Seeking Kindness in the Wake of Sandy Hook

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 Nelba Marquez Greene (L) and Nicole Hockley (R) both mothers of Sandy Hook Elementary massacre victims, console each other during a press conference on January 14, 2013 in Newtown, Connecticut.
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Families of those killed in the Sandy Hook Elementary School massacre are asking people to mark the one year anniversary with acts of kindness.

Kindness is a big idea which feels so far from something as horrific and unimaginable as a mass shooting. Still, for many people, random acts of kindness have sometimes made all the difference—during the times we needed it most or when we least expected it.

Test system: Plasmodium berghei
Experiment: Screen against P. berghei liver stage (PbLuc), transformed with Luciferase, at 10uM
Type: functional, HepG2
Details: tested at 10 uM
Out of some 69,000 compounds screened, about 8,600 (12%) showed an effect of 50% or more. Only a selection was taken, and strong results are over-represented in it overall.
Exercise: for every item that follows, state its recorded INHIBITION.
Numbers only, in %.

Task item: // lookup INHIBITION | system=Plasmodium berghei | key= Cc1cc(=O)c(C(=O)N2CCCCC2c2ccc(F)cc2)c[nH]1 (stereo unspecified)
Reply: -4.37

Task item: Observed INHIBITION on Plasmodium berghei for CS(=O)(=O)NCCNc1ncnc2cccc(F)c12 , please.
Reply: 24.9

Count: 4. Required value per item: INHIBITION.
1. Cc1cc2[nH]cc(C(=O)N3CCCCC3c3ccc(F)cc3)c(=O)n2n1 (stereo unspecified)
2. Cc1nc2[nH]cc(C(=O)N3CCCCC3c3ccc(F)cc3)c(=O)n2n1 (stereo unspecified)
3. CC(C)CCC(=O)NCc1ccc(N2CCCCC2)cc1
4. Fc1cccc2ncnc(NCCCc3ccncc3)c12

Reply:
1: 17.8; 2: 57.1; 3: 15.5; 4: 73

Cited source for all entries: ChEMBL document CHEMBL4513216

There is also strength in making this kind of request to the nation at a time when so much has been lost, when the grief is still raw, and when many of us can not contemplate how this kind of violence is possible.

Today the Takeaway is joined by Colin Goddard, a survivor of the 2007 Virginia Tech shooting, and Megan Sullivan, sister of Alex Sullivan, a victim of the Aurora movie theater shooting. Together they discuss what kind of closure kindness can offer in the face of a severe trauma like a mass shooting.